In an application for refractive eye surgery by photo-ablation, beam 26 is directed by a beam delivery system 32 onto the cornea 34 of an eye 35.
A small portion of component beam 26 is diverted by a beamsplitter 38 to a photo-detector 38 such as a photodiode for measuring and monitoring the energy of beam component 26.
NLO crystals 20, 22, 24 are mounted within a dust-sealed protective housing 50 of crystal housing apparatus 48 of the form illustrated in
A particularly suitable laser 12 is a Q-switched neodymium:YAG laser producing a 2–10 mm pulsed laser beam 14 of fundamental wavelength 1064 nm. The beam 14 is collimated, resulting in a collimated harmonically generated beam downstream. Pulse energies for the fundamental wavelength typically range from 30 to 1000 mJ per pulse. A variety of other laser sources are suitable but preferred sources are Nd3+ doped laser media such as Nd:YLF, Nd:glass and Nd:YV0 4.
A particularly convenient crystal set 20, 22, 24 is as disclosed in International patent publication WO 99/04317. In this configuration, crystal 20 is a BBO crystal that uses type I or type II phase matching as a frequency doubling unit to generate a frequency doubled beam 15 of second harmonic wavelength 532 nm. Instead of a BBO crystal, crystal 20 may alternatively be KTP, LBO, KD*P or any other suitable NLO crystals. The other two crystals 22, 24 are preferably CLBO crystals although other suitable crystals include BBO, and KD*P and related isomorphs. Crystal 22 converts frequency doubled beam 15 at 532 nm to a beam 23 of 4th harmonic wavelength 266 nm, utilising type I phase matching. In crystal 24, beam components 15 and 23, of fundamental and fourth harmonic wavelengths respectively, are frequency mixed to produce a laser beam component 26 of the fifth harmonic wavelength, 213 nm. This is effected by means of sum frequency generation, a type I phase matching interaction.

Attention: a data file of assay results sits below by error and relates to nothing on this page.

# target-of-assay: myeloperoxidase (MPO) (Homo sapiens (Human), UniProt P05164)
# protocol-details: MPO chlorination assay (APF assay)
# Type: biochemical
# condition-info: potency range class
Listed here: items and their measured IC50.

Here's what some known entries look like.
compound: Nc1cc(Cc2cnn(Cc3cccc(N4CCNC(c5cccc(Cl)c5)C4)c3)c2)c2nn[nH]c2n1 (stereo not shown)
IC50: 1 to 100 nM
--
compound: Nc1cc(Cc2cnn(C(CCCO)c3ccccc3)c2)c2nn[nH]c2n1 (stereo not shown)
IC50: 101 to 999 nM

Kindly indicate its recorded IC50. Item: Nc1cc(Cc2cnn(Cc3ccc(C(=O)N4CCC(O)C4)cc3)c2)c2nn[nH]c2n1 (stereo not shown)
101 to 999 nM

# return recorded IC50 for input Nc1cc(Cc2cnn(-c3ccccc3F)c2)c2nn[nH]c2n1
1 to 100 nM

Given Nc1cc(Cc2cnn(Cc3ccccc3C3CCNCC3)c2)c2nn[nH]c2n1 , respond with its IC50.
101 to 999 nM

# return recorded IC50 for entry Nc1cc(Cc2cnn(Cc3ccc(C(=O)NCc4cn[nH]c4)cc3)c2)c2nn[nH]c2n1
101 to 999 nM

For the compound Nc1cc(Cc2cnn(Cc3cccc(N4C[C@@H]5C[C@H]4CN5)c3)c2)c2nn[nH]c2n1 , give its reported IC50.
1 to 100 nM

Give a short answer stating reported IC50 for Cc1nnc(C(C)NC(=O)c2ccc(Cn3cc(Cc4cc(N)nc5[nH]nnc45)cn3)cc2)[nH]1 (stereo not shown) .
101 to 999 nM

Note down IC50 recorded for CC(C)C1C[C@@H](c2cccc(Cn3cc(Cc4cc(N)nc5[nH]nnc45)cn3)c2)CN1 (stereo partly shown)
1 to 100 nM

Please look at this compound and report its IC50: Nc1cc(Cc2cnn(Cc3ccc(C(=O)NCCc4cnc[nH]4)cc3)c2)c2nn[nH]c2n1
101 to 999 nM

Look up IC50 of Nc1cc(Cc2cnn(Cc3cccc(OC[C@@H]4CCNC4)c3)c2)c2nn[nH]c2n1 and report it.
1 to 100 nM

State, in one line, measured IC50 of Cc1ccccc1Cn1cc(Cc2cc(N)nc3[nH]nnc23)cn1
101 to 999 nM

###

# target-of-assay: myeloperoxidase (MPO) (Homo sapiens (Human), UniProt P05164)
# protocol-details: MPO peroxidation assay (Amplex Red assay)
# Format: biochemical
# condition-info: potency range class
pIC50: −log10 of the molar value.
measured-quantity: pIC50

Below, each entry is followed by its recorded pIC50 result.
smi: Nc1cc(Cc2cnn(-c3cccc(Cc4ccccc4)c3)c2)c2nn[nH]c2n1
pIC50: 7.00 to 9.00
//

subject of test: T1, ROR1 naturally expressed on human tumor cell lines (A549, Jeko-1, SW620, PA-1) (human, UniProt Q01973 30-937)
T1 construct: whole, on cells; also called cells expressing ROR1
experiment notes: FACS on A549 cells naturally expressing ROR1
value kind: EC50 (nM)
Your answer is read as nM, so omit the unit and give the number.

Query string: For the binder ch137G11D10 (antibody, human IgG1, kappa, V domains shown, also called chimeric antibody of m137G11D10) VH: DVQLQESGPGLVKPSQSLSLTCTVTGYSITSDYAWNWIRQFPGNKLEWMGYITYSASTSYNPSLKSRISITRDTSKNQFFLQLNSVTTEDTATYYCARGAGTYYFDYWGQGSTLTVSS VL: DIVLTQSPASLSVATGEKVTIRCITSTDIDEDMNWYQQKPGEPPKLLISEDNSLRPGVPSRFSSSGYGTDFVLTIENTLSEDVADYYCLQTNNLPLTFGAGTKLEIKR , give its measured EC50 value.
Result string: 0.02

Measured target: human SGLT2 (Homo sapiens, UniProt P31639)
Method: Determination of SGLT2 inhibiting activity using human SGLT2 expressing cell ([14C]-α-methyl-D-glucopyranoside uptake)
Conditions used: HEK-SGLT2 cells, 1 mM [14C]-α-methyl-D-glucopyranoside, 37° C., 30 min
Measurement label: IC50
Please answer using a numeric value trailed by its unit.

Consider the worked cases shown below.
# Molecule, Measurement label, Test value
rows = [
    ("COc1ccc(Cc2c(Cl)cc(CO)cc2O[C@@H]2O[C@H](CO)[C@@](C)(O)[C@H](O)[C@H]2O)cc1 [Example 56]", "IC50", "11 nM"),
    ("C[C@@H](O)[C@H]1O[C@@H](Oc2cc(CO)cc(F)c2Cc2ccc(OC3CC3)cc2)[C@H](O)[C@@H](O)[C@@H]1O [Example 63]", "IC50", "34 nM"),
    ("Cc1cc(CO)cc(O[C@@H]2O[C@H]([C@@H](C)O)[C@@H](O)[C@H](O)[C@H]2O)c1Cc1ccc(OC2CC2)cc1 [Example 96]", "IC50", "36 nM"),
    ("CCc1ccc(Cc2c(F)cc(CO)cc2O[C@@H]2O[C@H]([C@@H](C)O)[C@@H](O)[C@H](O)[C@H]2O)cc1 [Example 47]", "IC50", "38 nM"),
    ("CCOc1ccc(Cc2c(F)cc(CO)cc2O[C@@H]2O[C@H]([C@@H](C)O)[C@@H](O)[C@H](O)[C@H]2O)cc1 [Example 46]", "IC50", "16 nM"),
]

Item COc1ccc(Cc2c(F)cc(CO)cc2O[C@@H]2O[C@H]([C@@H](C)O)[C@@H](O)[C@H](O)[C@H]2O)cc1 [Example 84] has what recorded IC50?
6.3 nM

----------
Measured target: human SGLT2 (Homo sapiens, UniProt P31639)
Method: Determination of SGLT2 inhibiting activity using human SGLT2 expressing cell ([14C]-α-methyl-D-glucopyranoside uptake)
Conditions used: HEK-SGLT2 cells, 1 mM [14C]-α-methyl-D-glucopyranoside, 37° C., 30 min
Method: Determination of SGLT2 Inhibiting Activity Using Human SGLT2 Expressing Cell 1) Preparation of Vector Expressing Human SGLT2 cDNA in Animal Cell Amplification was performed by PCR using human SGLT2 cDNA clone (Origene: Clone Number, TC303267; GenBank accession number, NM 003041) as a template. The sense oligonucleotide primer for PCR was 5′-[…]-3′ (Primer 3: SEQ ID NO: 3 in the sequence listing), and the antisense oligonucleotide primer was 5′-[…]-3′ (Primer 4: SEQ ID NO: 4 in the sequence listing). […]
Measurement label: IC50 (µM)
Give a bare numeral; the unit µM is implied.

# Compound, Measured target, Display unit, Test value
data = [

Further details of this process and of the crystals themselves are to be found in the aforementioned international patent publication, the disclosure of which is incorporated herein by reference.
Attention is now turned to the matter of optimum orientation of the crystals 20, 22, 24.